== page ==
Questions of film language reflect this difference between the two directors. Critical writing on Ozu is fascinated with and concentrates on the formal qualities of his cinema, especially when they deviate from the dominant “rules” of filmmaking. One prominent feature is his positioning of the camera at a lower height than usual, below the level of the actors’ faces (the so-called “tatami shot,” as if viewing the action seated on a tatami mat, above, from Early Spring). There is also his consistent crossing of the 180° line in his shot/reverse shot editing, as such an absolute violation of mainstream filmmaking practice; and there’s the emphasis given to the formal composition of the shot, to the extent that objects will be rearranged, quite unrealistically, in order to provide similar compositions in successive shots. And there are the famous “pillow shots,” the series of “still life” shots that open a film and interrupt and bridge the narrative at various points (and that some critics argue — quite wrongly, in my opinion — are abstract and emptied of narrative meaning).

All these formal strategies are absolutely fascinating, and they are an integral part of what makes Ozu so great. However, there’s a tendency to overvalue these strategies because, on a theoretical level, they constitute such a radical break with mainstream filmmaking; and to forget that a general audience may not even notice these formal differences. That audience responds to the subject matter and the tone in which it is treated: a warm, sympathetic, humanistic, often humorous portrayal of everyday family-centred life. It’s a cinema that’s entirely accessible to an audience beyond the art-cinema crowd (as long as they’re open, of course, to a gently paced, subtitled movie from a half a century ago).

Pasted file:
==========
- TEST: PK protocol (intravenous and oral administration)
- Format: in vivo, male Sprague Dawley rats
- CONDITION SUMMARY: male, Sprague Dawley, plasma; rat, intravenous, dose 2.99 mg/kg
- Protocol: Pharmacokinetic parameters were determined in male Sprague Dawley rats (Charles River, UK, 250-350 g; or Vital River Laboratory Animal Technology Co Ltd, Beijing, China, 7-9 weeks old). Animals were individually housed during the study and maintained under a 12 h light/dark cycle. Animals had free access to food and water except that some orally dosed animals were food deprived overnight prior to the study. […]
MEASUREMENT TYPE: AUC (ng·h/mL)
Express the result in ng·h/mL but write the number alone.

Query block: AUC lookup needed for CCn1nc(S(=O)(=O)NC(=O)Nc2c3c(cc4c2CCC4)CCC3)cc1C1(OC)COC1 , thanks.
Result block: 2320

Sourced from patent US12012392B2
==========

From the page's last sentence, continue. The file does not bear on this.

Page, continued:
My point here is to stress the real differences between Ozu and Hou, differences that are apparent in the strategies adopted for narrating a film’s story, in the editing, and in what kind of shots predominate in a sequence. In contrast to Ozu’s tight and structured narrative and cutting patterns within scenes (remember, Ozu is not a director of the long take) that draw the viewer into a close emotional involvement in the story and characters, Hou’s cinema is one of distance. The viewer is held back, slightly disengaged from what is happening on the screen, by both an often oblique narrative and the extremely long takes Hou is inclined to use. The shots are not only long, but they often lack any fixed centre — the narrative focus is always uncertain, as the characters may leave the frame or the camera may shift one way or another to explore new elements. This is magnificent filmmaking — which has reached its apogee in the masterpiece Flowers of Shanghai (1998) — and it’s a cinema that’s both demanding and immensely rewarding, but there should be no surprise at the limited audience Hou reaches. Even in Taiwan that audience is minimal today — long gone are the days of the box-office success of City of Sadness (1989), when Hou’s filmmaking coincided with an opening up in Taiwanese politics and society and found a receptive mass audience.

Café Lumière‘s minimal story gets underway in its third shot. So, after the opening shot of the Academy-ratio Shochiku logo and a shot of a passing train (the film’s organising motif), we are given an interior shot of Yoko’s apartment. Here Hou establishes the indicative style of the film: a long take, here shooting out onto the balcony (the source of the light that suffuses the room); quiet observation of everyday actions — hanging out washing, answering the phone, answering the front door; and, most significantly, the awareness of off-screen space — Yoko goes to the front door and has a brief conversation with her neighbour, none of which is seen on-screen. This strategy is replicated identically in the later shot when her parents visit and her stepmother exits the frame to pay for the sushi being delivered at the front door.

The first shot we have of the interior of Yoko’s parents’ house (she pays them a visit early on in the film’s story) is the closest we come to something reminiscent of Ozu. It’s a wide shot of the living room, with the characteristic Japanese low table in centre frame, but Hou has still made this shot his own. It’s shot from outside, and a good third of the frame on the right is taken up by the French windows that Hou uses to extend the space of the shot. It’s in this glass that we see the reflection of Yoko’s arrival in her father’s car. On a formal level this sequence is also highly structured, for the following shot is an exact 180° reverse, still showing the living room but now looking to the world outside (“Outside Over There,” perhaps the title of the Maurice Sendak children’s book that is the source of Yoko’s later dream).